15 Costs of Contamination Direct Costs Treatment and Remediation Water Supply Replacement Public Information Campaigns Indirect Costs Health Costs Lost Productivity Reduced Revenue for Businesses that Depend on Clean Water: Tourism & Recreation, Food Processing Lost Economic Development Opportunities Lost Consumer Confidence Loss of Property Value and Tax Revenue 15

16 Urgency Time ProactiveReactive t f U (t) = P x C x $ x A

17 The Costs of Prevention Vary based on the prevention measures selected Responding to contamination can be much more costly than prevention Remsen, Iowa spent over $700K to purchase farmland for conservation to protect its drinking water from high nitrate levels, vs. over $2M projected cost for new nitrate treatment system " More than 117 million Americans (over 1/3 of the total US population) get some or all of their drinking water from waters that are not clearly protected right now. Some communities have found that every dollar spent on source water protection saves about $8 to $27 in water treatment costs.“ Geographic Information Systems Analysis of the Surface Drinking Water Provided by Intermittent, Ephemeral and Headwater Streams in the U.S. Performed by U.S. EPA July, 2009, 17

18 Potential Partners Federal and State Government – State source water programs, Clean Water programs, USDA agriculture and forestry programs, underground storage tank programs, hazardous waste programs (RCRA, Superfund), USGS, Bureau of Land Management County/Local Level – Public water systems – Planning departments – Public health programs – USDA county offices: Natural Resource Conservation Service (NRCS), Farm Service Agency (FSA), Cooperative Extension – Conservation districts Non-Governmental Organizations – Watershed Groups – Trust for Public Land – The Nature Conservancy – Sporting groups, including Pheasants Forever, Ducks Unlimited Technical Assistance Providers: – Rural Water Associations, Rural Community Assistance Partnership 18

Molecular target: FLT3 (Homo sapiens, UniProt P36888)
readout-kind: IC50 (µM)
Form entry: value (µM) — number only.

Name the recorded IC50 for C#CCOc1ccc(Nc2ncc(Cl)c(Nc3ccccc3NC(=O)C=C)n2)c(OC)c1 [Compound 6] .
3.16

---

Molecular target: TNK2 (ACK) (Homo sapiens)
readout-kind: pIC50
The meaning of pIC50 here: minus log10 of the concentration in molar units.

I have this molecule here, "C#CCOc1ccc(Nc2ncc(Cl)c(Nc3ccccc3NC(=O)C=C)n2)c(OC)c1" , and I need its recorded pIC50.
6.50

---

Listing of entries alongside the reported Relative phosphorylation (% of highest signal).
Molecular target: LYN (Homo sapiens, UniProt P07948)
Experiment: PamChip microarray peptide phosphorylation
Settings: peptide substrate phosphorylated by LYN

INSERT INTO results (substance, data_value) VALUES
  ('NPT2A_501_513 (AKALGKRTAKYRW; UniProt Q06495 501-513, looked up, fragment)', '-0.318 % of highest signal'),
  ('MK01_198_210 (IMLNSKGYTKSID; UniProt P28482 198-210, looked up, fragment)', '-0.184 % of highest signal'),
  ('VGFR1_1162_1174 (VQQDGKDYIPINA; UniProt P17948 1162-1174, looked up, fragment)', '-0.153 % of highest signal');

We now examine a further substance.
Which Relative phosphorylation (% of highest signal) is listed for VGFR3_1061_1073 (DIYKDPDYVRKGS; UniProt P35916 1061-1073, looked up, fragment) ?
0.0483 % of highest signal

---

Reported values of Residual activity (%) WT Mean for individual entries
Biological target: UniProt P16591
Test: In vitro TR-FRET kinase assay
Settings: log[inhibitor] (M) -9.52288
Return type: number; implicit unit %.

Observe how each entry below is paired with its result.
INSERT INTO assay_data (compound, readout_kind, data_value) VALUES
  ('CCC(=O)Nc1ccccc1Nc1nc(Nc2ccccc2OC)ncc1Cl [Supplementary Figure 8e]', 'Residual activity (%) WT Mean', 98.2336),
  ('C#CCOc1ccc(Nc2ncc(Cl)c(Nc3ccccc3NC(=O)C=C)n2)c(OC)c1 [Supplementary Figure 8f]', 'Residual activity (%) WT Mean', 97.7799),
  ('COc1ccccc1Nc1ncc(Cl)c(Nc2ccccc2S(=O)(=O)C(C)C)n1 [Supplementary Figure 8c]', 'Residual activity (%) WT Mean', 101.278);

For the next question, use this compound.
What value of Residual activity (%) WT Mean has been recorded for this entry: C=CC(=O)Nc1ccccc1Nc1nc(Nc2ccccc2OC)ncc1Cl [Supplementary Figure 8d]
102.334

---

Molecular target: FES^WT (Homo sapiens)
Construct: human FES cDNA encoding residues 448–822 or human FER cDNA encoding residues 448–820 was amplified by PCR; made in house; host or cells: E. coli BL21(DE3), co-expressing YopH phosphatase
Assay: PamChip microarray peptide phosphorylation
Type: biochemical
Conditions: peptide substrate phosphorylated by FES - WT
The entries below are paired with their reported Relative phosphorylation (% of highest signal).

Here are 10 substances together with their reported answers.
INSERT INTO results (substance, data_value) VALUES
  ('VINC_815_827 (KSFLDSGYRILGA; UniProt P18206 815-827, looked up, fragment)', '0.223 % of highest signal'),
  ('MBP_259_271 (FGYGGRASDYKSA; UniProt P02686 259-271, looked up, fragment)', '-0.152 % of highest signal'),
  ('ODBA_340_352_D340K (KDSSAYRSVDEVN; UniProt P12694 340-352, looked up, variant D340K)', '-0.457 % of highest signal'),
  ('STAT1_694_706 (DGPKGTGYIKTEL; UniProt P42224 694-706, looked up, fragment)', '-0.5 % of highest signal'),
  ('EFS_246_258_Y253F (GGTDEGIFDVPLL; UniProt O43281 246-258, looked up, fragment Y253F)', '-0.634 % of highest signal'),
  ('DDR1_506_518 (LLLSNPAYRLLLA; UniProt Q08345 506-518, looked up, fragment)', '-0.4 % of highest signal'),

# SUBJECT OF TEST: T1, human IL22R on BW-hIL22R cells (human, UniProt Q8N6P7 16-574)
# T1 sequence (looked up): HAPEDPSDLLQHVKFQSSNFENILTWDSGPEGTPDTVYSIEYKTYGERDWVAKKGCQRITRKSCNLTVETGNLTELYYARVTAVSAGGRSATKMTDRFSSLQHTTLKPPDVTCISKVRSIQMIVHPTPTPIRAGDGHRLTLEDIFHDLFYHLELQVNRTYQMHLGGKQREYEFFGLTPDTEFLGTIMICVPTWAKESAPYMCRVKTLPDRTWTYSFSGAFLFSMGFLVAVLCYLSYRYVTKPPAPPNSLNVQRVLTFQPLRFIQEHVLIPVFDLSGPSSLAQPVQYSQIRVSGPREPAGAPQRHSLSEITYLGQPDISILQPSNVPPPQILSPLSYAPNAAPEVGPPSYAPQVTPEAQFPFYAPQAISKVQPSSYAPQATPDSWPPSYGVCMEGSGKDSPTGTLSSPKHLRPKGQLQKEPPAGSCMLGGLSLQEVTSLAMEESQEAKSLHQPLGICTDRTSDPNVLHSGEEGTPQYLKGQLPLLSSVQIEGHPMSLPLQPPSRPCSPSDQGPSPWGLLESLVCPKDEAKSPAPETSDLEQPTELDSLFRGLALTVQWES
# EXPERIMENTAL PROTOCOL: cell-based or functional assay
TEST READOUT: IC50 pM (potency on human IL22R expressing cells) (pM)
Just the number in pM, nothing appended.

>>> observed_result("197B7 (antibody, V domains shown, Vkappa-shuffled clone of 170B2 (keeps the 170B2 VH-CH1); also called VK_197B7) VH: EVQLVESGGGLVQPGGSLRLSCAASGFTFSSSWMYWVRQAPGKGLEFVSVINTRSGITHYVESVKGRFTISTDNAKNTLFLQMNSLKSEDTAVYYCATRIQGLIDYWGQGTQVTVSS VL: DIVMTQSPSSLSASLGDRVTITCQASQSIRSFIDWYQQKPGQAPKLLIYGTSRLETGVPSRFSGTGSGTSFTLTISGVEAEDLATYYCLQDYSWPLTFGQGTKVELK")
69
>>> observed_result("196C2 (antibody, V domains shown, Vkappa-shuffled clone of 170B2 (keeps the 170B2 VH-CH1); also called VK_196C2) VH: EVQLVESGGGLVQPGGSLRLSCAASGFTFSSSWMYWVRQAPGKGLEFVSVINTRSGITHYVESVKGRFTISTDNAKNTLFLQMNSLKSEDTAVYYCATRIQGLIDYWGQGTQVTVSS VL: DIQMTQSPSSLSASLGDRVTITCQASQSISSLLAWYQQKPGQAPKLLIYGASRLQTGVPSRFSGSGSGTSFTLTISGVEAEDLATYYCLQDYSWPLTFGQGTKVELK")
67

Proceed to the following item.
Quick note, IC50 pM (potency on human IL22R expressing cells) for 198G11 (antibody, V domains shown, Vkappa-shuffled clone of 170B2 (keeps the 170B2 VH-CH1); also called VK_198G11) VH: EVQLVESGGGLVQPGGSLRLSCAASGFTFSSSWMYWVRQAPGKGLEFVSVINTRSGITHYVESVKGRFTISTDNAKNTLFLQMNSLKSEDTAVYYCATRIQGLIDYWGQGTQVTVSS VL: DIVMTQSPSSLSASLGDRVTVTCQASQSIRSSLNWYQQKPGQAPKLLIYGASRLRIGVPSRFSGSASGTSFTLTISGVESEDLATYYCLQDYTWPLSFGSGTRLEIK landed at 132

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20 Source Water Protection: Online Tips for Partnering with State Conservationists 20 Salmon Falls Watershed Collaborative Honored with 2012 U.S. Water Prize

21 Additional Resources 21 Mapping tool to identify priority areas for nutrient reduction: epa.gov/nutrientpollution/npdat Another useful map resource, MyWATERS Mapper: To customize your own source water pamphlet: Source Water Stewardship: A Guide to Protecting and Restoring Your Drinking Water at guide-protecting-and-restoring-your-drinking-waterhttp://www.cleanwaterfund.org/publication/source-water-stewardship- guide-protecting-and-restoring-your-drinking-water Example of local collaboration: Source water protection lessons for high school students: https://www.ffa.org/drinkingwater Speaker contact information:

22 "Do unto those downstream as you would have those upstream do unto you." ~ Wendell Berry 22